You'll Want French Scrambled Eggs Every Day After One Bite

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Scrambled eggs are one of those breakfast or brunch dishes that's immediately comforting but also feels a little bit special. There are so many variations in style, flavor, and texture when it comes to how the world eats scrambled eggs, whether to start the day or for lunch or dinner.

In France, as you might expect from a country with such an illustrious culinary history, scrambled eggs are a luxuriously silky and sophisticated affair. French scrambled eggs, also known as œufs brouillés, are quite different from the typical American style. Rather than being fluffy with large curds, French scrambled eggs have a uniquely soft texture, with much smaller curds, and an almost pourable texture. And they're also incredibly rich, creamy, and buttery-tasting, too.

The key to the differences is due to the cooking method, with French scrambled eggs usually taking a low-and-slow approach so that they gently reach their optimum creamy, custard-like consistency, as opposed to quickly-cooked American eggs. But the exact route to get to that desirable end result varies, as do the precise ingredients required, with many chefs practicing and perfecting their own individual style of preparation.

There are several methods to make the best œufs brouillés

To get creamy, barely-set French-style scrambled eggs, use a whisk to mix the eggs before they're cooked (one of the genius tricks to enjoy scrambled eggs like never before) as well as when they're slowly cooking. Some chefs even blend the eggs before they hit the pan so they're especially smooth. The continuous whisking breaks down the curds so that they remain small and also reduces fluffiness by knocking out the air from any bubbles within the eggs as they get warmer.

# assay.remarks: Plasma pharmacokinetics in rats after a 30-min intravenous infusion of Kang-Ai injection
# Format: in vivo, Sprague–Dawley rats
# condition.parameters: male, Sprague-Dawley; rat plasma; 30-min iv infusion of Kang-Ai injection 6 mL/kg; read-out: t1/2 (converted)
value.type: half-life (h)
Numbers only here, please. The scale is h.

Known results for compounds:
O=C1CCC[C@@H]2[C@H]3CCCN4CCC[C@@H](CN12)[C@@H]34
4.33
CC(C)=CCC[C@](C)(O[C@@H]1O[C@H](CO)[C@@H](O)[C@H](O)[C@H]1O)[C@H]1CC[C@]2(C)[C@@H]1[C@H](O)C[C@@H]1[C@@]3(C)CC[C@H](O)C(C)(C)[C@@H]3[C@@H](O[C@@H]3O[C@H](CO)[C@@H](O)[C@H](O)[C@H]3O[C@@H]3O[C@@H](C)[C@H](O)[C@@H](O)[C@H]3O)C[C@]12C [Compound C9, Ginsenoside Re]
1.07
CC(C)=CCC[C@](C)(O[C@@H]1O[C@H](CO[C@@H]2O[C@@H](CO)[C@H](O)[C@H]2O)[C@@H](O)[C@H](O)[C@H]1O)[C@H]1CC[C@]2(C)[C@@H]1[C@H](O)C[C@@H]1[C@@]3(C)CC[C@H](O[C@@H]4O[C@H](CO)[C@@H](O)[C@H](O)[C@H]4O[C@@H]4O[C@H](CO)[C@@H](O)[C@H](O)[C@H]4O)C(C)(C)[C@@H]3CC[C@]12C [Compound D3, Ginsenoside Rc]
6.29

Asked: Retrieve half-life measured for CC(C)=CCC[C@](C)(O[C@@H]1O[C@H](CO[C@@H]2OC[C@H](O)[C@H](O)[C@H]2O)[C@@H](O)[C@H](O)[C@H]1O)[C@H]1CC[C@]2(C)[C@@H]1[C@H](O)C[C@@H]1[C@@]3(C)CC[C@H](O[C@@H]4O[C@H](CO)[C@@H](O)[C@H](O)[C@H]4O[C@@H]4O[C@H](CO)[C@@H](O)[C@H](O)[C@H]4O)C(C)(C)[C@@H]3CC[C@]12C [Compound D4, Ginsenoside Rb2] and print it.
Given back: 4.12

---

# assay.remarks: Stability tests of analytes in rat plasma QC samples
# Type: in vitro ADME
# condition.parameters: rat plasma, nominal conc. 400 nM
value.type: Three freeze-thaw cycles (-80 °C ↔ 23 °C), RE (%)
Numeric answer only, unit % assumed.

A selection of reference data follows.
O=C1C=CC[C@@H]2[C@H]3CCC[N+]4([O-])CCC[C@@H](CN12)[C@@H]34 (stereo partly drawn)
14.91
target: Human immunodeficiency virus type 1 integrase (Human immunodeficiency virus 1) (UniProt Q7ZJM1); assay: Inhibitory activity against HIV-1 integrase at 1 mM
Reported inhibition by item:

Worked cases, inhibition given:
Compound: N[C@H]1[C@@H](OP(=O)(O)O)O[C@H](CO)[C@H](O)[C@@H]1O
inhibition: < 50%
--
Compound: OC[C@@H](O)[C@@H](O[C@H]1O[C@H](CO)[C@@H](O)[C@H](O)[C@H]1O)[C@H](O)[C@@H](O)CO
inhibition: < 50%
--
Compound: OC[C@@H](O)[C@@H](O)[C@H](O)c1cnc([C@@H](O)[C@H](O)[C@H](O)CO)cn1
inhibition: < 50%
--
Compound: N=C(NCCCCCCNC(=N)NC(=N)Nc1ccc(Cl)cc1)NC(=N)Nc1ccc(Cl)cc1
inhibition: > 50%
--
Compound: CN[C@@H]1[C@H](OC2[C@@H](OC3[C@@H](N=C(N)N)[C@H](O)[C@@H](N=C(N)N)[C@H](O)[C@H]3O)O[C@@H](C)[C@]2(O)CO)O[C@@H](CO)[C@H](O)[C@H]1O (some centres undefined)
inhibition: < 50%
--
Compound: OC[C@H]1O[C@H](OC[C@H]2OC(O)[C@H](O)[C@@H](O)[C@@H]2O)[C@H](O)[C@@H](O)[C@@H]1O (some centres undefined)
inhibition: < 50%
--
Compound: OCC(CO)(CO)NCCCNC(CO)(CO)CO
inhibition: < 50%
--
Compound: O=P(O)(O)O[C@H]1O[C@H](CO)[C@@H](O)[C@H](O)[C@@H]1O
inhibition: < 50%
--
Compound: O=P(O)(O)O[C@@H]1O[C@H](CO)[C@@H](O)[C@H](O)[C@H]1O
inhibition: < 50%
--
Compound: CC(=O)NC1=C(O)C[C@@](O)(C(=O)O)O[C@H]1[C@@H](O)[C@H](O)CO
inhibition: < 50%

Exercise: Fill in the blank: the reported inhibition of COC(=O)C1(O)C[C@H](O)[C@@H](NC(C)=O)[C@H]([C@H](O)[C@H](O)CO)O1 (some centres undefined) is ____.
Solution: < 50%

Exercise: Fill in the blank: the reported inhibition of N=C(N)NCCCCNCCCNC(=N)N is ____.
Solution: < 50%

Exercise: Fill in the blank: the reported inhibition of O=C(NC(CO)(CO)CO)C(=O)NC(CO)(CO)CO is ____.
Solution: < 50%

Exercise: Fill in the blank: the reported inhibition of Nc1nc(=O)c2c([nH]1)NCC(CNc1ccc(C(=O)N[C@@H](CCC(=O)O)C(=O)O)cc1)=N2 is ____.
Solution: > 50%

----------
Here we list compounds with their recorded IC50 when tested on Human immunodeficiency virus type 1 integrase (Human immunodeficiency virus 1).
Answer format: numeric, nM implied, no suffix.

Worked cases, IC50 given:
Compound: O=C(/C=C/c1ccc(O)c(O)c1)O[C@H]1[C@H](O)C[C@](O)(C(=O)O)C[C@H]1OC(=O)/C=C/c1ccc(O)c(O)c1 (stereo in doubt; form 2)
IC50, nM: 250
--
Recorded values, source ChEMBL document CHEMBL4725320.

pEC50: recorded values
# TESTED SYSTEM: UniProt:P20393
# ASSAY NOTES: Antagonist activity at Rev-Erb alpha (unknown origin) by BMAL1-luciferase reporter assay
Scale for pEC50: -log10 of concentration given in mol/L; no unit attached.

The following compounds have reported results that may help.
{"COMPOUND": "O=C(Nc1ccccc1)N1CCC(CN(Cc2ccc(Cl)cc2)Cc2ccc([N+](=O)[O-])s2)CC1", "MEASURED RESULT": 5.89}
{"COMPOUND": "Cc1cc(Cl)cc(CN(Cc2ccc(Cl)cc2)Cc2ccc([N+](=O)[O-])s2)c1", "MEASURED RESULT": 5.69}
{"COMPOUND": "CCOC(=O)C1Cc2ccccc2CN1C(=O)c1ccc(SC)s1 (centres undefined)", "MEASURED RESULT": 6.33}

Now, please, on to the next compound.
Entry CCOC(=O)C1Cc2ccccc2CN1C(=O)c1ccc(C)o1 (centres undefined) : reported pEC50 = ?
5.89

The eggs can either be cooked in a saucepan over low heat, or some chefs choose to use a double boiler or bain-marie, whisking the eggs in a bowl set over a pan of simmering water. Both methods take time, around five to 10 minutes and even up to 15, so they remain custardy and pourable. Taking the eggs off the heat just before they reach the desired consistency is key, too, since they carry on cooking in the residual heat in the pan.

As well as their soft and silky texture from the low temperature, French scrambled eggs are also usually further enriched with the addition of dairy, such as butter or heavy cream, toward the end of the cooking process, which also stops them from continuing to cook, and helps the consistency stay looser. Whole milk or crème fraîche could also be used for a slightly lighter result.

Variations on French scrambled eggs for a luxurious brunch

French scrambled eggs are perfect served poured over buttered toast — such as brioche or slices of toasted baguette as a breakfast or brunch dish — since their liquidy texture and rich buttery taste means you probably don't want a large plateful served on their own. They can be further elevated with additions such as fresh chopped herbs, bacon, or smoked salmon. But there are other variations on the French-style eggs you could try, too.

According to the classic French cookery book "Larousse Gastronomique," for scrambled eggs Massenet, the eggs are mixed with asparagus tips and diced artichoke hearts that have been sauteed in butter. Or even fancier scrambled eggs, à l'arlésienne, sees the soft scrambled eggs mixed with sauteed diced zucchini flesh and tomato fondue, which is used to fill the cooked zucchini shell before it's topped with Parmesan and browned in a gratin dish.

Or, for the ultimate in decadence, add truffles. In brouillade aux truffes de Touraine, the soft scrambled eggs are adorned simply with shaved fresh truffles. But for a less expensive but still classy and aromatic alternative, try using truffle butter to give the eggs a luxury lift and a little je ne sais quoi.